Morning Reads

Good Morning! Here’s your daily digest of news we’re following, compiled by’s John Light.

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Last, best chance –> The UN’s Paris climate change conference convenes today. The last time leaders got this close to a serious emissions-cutting deal was the 1997 Kyoto Protocol, 18 years ago. The AP’s Seth Borenstein writes that the planet has changed dramatically since then; it’s now a “hotter, waterier, wilder Earth that world leaders are trying to save.” At The New York Times, Justin Gillis offers some “Short Answers to Hard Questions About Climate Change.” And at Mother Jones, Tim McDonnell has an explainer on what you should know about the conference.

AND: President Obama and a collection of billionaires, including Bill Gates and Mark Zuckerberg, have announced plans for public and private investment adding up to “the biggest investments in clean energy technologies in history.” Andrew Freedman reports for Mashable.

Planned Parenthood shooting –> A gunman shot and killed three people and injured nine on Saturday during a rampage at a Planned Parenthood clinic in Colorado Springs. Sources told reporters that the attacker, when questioned about motives, made a comment about “no more baby parts,” a likely reference to a series of videos released by anti-abortion activists that claimed, falsely, to show Planned Parenthood “selling baby parts” for profit, Jeanie Stokes reports for AFP. Speaking on CNN, Colorado Governor John Hickenlooper described the act as “a form of terrorism… and maybe in some way, it’s a function of the inflammatory rhetoric that we see… there are bloggers, and, you know, talk shows where they really focus on trying to get people to that point of boiling over and just intense anger.”

At The Nation, Zoë Carpenter writes that since the videos first appeared, attacks and arsons at Planned Parenthood clinics have been on the rise. AND: The Guardian’s Jessica Valenti asks, “Do we really think that there are no consequences to claiming that abortion is murder, or that Planned Parenthood is an organization of money-hungry monsters selling baby parts?”

Many of the same politicians who seized on the videos for political capital denied that their anti-Planned Parenthood fervor could have played a role in encouraging the attack. GOP presidential candidate Carly Fiorina, who in a September GOP debate offered a nightmarish and inaccurate take on the videos, called the murderer a protester, grouping him with Black Lives Matter activists: “It’s obviously a tragedy… Any protesters should always be peaceful. Whether it’s Black Lives Matter or pro-life protesters.” Jose A. DelReal reports for The Washington Post. Ted Cruz called the attacker a “transgendered leftist activist” because the attacker once said on a voter registration form that he was “female” — though Zack Ford at ThinkProgress notes that was quite possibly no more than an error.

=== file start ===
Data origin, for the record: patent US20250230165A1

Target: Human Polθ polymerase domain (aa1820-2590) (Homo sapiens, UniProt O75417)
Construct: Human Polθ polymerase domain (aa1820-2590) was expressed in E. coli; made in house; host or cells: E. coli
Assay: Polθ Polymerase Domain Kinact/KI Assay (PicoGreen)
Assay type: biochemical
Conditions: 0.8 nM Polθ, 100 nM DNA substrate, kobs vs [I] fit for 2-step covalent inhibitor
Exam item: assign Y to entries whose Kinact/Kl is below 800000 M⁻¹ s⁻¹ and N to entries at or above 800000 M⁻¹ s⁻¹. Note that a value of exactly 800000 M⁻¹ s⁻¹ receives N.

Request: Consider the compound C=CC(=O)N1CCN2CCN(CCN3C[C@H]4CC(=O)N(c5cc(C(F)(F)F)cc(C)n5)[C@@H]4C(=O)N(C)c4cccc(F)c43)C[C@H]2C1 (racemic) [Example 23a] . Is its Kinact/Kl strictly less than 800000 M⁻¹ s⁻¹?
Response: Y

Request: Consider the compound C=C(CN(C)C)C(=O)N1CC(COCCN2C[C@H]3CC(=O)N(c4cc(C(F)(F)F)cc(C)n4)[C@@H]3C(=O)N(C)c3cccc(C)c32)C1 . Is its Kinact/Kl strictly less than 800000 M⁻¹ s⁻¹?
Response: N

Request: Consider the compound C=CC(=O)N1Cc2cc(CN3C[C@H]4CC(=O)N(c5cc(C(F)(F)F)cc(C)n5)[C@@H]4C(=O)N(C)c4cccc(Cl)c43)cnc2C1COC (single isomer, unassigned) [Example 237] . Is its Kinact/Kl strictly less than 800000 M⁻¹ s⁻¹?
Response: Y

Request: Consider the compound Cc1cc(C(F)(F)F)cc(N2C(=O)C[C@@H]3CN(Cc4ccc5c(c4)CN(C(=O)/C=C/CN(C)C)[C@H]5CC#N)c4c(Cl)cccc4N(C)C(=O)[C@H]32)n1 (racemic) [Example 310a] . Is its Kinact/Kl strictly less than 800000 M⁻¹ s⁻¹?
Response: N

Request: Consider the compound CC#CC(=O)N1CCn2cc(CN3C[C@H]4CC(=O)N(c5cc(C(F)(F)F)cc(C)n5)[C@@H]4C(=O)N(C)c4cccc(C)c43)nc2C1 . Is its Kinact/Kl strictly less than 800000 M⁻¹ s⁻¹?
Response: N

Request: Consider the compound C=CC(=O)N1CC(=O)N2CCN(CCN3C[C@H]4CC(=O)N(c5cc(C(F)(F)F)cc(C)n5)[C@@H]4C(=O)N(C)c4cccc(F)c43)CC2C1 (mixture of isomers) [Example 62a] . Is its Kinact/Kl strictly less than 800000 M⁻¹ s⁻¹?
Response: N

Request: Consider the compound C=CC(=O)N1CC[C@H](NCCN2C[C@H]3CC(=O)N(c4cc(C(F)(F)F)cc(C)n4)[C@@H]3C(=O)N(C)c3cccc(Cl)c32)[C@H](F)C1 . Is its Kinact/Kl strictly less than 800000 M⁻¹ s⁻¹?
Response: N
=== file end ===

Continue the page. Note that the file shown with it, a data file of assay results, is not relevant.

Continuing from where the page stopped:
Dodging oversight –> “… At least 20 investigations across the government… have been slowed, stymied or sometimes closed because of a long-simmering dispute between the Obama administration and its own watchdogs over the shrinking access of inspectors general to confidential records, according to records and interviews,” Eric Lichtblau reports for the NYT. “The impasse has hampered investigations into an array of programs and abuse reports — from allegations of sexual assaults in the Peace Corps to the F.B.I.’s terrorism powers, officials said. And it has threatened to roll back more than three decades of policy giving the watchdogs unfettered access to ‘all records’ in their investigations.”

Another Russian plane off course? –> Straying from its mission in Syria, “A Russian jet recently entered Israeli airspace but was not shot down,” the Associated Press reports, “thanks to an open communication system between the two countries, Israel’s defence minister has said.” AND: John McCain and Lindsey Graham are calling on the US  “to nearly triple military force levels in Iraq to 10,000 and send an equal number of troops to Syria as part of a multinational ground force to counter Islamic State in both countries.” (Reuters via The Guardian)

New Gilded Age in Illinois –> Nicholas Confessore reports for The New York Times on how a wealthy few from around the country are working to reshape Illinois with a policy agenda that many of the state’s citizens oppose: “The families remaking Illinois are among a small group around the country who have channeled their extraordinary wealth into political power, taking advantage of regulatory, legal and cultural shifts that have carved new paths for infusing money into campaigns. Economic winners in an age of rising inequality, operating largely out of public view, they are reshaping government with fortunes so large as to defy the ordinary financial scale of politics.”

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